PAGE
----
Not sure on what to include in the evaluations. If there are any annotated bibliography stars out there, could you have a quick look at my first entry (by clicking on the link above) and the question I’ve added under the evaluation section. I’m not sure how much detail we are supposed to go in to there. Thanks! 😀
(To see a bigger image right click and save as. Sorry!)
I’m not sure exactly if I’ve quite done this correctly, but for what it’s worth it definitely helped clarify my thinking and give me a bit of perspective from some different angles.
So…..the change I’m focusing on is how ePortfolios can be used to replace some traditional assessment techniques in order to better assess 21st century skills and learning. It needs a bit more refinement of course but the general idea is there.
Who are the key players? Well, if ePortfolios are to be used as part of a student’s summative assessment grade (which is where I’m heading), then initially Government / Ministry of Ed are going to be a key player as they would need to make the necessary changes ‘at the top’. This would then flow on to NZQA to work through the subject frameworks, standards etc (I think – need to do some research into how this process actually works in NZ setting). From there subject cluster groups would need to be put in place in order to support teachers in understanding the new assessment style, running professional development sessions and creating national exemplars.
In terms of a technological perspective, consideration needs to be given as to how to actually create / document / store the ePortfolios. Tim gave me a great suggestion in pointing me towards Google Sites which definitely looks like it has potential and I’m going to play around with more. Also, would/could schools be given freedom to choose or is it better to have a set format? Would the same work for each subject? Is an ePortfolio even appropriate for all subjects?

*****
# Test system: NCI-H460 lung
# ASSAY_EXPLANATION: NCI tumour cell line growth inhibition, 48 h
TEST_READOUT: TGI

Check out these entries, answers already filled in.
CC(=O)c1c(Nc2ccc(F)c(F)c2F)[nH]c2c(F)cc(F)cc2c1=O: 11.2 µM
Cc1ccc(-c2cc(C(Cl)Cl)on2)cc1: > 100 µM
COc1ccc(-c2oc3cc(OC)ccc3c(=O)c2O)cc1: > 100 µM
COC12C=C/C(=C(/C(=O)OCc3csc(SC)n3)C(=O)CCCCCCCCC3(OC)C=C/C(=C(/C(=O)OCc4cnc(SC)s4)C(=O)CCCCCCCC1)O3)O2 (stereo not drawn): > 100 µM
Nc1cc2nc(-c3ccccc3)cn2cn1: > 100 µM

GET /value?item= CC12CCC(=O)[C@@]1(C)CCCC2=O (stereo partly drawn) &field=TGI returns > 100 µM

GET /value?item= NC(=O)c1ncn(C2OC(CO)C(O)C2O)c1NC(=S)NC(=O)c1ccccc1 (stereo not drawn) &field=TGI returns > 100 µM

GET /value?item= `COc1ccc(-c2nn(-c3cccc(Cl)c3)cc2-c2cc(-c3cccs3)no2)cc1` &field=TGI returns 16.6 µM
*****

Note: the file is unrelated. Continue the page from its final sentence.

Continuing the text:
Another key player would be parents, as they need to not only understand changes that are taking place, but buy in to them and support them. The idea of having open assessment practices, whereby parents can follow their students’ progress online and see where they are at also appeals to me. I’m sure this is already the case in some schools, but it’s an important aspect to remember.
Clearly the teacher and students are key once the initial ‘top down’ stuff has come through, as any change to assessment practices must actually benefit the learners by adding value to their education, preparing them for the world, providing authentic learning experiences and allowing for self-reflection……
I’m not sure yet how the balance of theoretical vs practical will be in my research…..still a long way to go with thinking! Speaking honestly, I wasn’t keen on this activity initially as it had me all confused, but working through it like this (especially with the scaffolding provided as part of the week’s activity) and just being able to also blah all my ideas here into the blog has been really helpful. I’m not sure how I’m going to tackle this idea – from the angle of making changes to assessment at a national level or just pottering around with the idea in an in-school context. I’d prefer to tackle the big issue but not sure how well it will fit with the assignment requirements etc. Will start out with that view in mind but just wait and see me backtrack on that one once I really get into it!
So, I’ve spent the past few days exploring and reading around two broad research areas in an effort to narrow both down – I think this will help me to finally decide on one! Here’s where I’m at now. I think the process of having to put both ideas into writing will ultimately be very useful.
1. ePortfolios and assessment:
- how can they be used to provide a more personal learning / assessment experience and capture deep learning – assessing as/when a student is ready, according to own interests and learning styles etc
- how can they be used in a way that makes assessment FOR learning, rather than OF. Can they be both formative and summative (ie. leading to summative).